For the best results:

  • With the Wall Angel (exercise 1) try to keep your entire body against the wall while doing the movement - butt, low back, shoulders, the entire arm and wrist.
  • The Wall Angel is way harder than it looks.
  • With each of the final 4 exercises hold the position for 30 seconds, breathe and try to relax your muscles.
Note: if you are experiencing severe pain or numbness and tingling in your arms and hands see a professional before attempting this or other stretches. If you feel excess pain during the stretch, discontinue until checking with a professional.

We are always available to consult with you regarding your pain and discomfort. To set up an appointment with one of our specialists call415.227.0331.

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AIS Side Stretch by Psoas Massage + Bodywork

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AIS Side Stretch by Psoas Massage + Bodywork

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Author | Psoas Massage + Bodywork One of the least stretched places on your body is your sides - from hip to under arm. Really, its sad. Aside from the occasional olfactory issues, your sides never hurt anyone. Why do they get such little respect? We are here to put a stop to that. We say "stretching equality for all" - including your oft neglected side.

AIS Side Stretch
AIS Side Stretch
As always, do these Active Isolated Stretches slowly, with your breath, without pain and make 10-12 passes on each side.  And please let us know how it works for you.
Refer to our Active Isolated Stretching video before trying this stretch.
We are always available to consult with you regarding your pain and discomfort. To set up an appointment with one of our specialists call415.227.0331.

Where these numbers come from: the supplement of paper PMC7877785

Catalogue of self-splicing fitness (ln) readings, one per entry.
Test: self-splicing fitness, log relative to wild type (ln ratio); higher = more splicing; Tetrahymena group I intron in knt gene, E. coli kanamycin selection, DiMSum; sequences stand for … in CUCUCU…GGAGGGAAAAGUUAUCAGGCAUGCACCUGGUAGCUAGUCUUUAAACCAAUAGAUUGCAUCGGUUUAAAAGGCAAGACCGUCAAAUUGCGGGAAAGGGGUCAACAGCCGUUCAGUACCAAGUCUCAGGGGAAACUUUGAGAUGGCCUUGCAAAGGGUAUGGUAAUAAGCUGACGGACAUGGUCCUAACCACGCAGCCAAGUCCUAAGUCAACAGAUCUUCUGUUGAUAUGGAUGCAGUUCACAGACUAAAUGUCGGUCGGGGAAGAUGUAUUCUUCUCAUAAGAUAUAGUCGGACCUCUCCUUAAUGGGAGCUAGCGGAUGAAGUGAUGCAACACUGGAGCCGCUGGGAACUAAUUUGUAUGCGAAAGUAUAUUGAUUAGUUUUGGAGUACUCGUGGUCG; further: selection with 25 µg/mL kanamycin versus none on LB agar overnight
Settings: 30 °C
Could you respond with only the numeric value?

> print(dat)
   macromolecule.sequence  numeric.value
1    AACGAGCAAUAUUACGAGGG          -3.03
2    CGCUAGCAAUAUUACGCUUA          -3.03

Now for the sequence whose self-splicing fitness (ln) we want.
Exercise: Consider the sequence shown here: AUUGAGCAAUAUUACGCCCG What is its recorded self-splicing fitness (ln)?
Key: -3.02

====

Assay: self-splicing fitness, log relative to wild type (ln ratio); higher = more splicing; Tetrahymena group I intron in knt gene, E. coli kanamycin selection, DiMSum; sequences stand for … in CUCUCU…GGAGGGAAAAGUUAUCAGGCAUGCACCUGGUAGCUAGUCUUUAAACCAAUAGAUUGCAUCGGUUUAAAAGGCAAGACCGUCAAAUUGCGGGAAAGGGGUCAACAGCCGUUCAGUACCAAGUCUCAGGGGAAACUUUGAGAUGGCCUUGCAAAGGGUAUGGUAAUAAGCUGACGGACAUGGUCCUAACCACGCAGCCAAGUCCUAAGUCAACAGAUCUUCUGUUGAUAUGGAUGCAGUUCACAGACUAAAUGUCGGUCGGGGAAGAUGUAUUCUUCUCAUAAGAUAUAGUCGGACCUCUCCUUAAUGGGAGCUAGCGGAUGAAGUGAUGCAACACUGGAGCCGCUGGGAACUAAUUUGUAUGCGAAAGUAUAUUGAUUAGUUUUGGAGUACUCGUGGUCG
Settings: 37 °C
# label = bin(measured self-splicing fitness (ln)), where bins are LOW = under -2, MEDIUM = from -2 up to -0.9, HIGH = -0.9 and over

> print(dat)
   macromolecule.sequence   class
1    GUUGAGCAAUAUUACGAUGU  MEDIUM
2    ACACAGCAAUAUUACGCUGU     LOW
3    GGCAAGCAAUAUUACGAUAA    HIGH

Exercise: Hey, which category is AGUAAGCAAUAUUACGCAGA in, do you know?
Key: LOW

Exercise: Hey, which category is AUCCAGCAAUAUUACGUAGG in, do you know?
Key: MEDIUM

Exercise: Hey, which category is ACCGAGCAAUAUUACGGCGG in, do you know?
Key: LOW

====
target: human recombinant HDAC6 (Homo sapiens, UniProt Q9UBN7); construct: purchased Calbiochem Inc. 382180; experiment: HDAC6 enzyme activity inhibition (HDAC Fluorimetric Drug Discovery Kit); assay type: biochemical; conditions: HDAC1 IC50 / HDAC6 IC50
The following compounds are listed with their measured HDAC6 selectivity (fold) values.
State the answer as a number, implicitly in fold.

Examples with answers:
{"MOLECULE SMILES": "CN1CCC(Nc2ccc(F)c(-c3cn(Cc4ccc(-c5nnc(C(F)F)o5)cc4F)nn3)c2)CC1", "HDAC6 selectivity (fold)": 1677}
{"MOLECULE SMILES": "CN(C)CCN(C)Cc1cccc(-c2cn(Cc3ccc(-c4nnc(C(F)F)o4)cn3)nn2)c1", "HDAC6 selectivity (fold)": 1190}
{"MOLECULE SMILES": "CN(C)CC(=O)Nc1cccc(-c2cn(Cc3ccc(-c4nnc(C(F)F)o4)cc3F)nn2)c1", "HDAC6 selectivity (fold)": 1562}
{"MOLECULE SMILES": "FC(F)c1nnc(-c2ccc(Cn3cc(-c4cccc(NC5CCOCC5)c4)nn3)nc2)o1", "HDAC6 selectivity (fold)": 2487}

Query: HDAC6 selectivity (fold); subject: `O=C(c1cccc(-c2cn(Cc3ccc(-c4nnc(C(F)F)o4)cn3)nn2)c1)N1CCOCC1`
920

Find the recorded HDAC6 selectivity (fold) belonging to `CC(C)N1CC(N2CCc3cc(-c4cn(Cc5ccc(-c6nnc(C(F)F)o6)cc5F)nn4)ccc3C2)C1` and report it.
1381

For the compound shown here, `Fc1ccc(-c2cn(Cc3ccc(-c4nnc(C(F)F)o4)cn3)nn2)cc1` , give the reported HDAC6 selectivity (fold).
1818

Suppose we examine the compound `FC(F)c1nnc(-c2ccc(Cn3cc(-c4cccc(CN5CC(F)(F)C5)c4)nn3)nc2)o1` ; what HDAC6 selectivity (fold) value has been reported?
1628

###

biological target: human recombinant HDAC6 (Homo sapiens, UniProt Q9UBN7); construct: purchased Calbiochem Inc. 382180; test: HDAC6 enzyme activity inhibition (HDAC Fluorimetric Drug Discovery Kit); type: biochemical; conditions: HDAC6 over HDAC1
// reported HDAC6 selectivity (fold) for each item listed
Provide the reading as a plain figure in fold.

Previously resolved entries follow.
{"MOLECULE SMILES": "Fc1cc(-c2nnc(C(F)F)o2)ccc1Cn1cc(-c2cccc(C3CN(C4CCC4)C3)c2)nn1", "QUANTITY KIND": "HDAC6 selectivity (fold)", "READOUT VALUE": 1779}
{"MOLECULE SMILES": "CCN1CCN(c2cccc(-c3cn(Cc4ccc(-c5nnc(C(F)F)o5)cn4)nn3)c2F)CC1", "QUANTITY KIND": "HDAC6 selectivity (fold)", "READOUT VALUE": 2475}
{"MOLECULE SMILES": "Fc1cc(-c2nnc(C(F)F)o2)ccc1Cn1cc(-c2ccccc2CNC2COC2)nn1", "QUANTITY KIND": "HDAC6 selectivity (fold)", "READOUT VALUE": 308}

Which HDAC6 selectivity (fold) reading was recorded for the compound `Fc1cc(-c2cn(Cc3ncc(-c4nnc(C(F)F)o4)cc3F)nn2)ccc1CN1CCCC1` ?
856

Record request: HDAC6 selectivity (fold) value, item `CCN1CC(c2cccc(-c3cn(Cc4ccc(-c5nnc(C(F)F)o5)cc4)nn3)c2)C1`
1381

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AIS Quad Stretch by Psoas Massage + Bodywork

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AIS Quad Stretch by Psoas Massage + Bodywork

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The quadriceps are very important and often overused by athletes. They get extremely tight and often become painful from the simple act of sitting for long hours, like you're probably doing right now. It's extremely important to keep them free of adhesions and flexible. So let's start now. Here is a great stretch to work deeply in the quads and get them moving properly.
AIS Quad Stretch
These are big strong muscles, don't try to overpower them. Use the principles of Active Isolated Stretching to coax them into releasing. Good luck.
Please watch this Active Isolated Stretch (AIS) video to get the basics of AIS stretching.
We are always available to consult with you regarding your pain and discomfort. To set up an appointment with one of our specialists call415.227.0331.

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The Shoulder Shrug by Psoas Massage + Bodywork

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The Shoulder Shrug by Psoas Massage + Bodywork